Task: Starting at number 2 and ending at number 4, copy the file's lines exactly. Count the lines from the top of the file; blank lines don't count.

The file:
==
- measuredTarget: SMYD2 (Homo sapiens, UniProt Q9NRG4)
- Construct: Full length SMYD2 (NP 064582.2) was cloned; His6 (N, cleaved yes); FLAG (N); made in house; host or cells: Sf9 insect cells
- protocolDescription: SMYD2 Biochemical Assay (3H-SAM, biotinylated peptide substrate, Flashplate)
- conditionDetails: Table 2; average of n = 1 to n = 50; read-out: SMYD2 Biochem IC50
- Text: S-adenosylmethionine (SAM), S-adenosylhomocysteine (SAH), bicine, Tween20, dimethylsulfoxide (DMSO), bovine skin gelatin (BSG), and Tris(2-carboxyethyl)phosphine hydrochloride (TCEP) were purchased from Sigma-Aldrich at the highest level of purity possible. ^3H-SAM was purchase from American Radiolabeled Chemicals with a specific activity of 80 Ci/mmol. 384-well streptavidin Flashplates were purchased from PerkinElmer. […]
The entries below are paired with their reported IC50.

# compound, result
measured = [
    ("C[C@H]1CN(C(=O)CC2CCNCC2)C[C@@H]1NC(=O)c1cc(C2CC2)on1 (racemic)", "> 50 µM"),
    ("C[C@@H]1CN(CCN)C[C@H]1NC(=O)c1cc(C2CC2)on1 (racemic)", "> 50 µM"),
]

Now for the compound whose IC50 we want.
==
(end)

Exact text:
- Construct: Full length SMYD2 (NP 064582.2) was cloned; His6 (N, cleaved yes); FLAG (N); made in house; host or cells: Sf9 insect cells
- protocolDescription: SMYD2 Biochemical Assay (3H-SAM, biotinylated peptide substrate, Flashplate)
- conditionDetails: Table 2; average of n = 1 to n = 50; read-out: SMYD2 Biochem IC50